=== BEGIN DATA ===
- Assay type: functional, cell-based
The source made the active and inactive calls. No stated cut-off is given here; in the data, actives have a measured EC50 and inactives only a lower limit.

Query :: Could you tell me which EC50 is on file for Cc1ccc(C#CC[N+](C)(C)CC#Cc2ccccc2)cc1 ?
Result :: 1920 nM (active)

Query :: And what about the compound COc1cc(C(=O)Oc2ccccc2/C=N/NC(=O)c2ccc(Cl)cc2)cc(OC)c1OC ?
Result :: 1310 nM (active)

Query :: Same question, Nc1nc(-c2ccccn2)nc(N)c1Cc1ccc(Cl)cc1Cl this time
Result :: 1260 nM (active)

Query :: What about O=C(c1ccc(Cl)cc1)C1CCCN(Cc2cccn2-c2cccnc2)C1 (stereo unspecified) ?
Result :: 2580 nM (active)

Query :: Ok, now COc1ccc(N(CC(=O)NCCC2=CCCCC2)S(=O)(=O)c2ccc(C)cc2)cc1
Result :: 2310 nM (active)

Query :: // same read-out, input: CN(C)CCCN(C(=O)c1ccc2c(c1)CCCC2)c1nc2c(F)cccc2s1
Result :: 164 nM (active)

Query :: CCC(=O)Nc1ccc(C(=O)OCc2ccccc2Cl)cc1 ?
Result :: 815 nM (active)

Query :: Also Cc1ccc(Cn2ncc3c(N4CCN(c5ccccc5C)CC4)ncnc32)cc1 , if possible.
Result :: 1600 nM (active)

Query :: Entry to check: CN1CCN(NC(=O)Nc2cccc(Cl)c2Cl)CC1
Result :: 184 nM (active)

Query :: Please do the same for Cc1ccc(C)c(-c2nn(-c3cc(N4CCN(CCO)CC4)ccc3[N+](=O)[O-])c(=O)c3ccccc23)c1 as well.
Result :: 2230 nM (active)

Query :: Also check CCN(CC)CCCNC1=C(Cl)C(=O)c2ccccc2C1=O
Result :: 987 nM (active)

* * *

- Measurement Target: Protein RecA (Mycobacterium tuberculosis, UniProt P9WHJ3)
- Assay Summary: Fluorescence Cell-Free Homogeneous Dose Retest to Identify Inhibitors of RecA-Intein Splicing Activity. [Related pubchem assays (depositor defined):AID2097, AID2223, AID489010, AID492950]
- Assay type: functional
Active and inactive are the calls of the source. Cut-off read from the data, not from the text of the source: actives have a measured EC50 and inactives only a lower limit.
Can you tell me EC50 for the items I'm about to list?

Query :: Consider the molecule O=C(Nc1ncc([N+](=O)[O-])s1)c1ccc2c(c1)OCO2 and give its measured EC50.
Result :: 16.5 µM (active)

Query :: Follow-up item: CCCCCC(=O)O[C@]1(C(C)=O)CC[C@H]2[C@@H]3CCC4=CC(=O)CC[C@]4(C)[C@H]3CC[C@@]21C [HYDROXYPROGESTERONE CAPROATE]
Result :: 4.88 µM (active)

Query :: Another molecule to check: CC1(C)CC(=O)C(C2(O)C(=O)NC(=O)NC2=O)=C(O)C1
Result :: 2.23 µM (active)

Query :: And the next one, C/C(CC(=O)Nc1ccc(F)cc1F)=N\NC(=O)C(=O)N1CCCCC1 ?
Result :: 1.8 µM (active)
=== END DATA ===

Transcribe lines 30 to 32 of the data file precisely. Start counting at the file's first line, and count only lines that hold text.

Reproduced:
Can you tell me EC50 for the items I'm about to list?

Query :: Consider the molecule O=C(Nc1ncc([N+](=O)[O-])s1)c1ccc2c(c1)OCO2 and give its measured EC50.
Result :: 16.5 µM (active)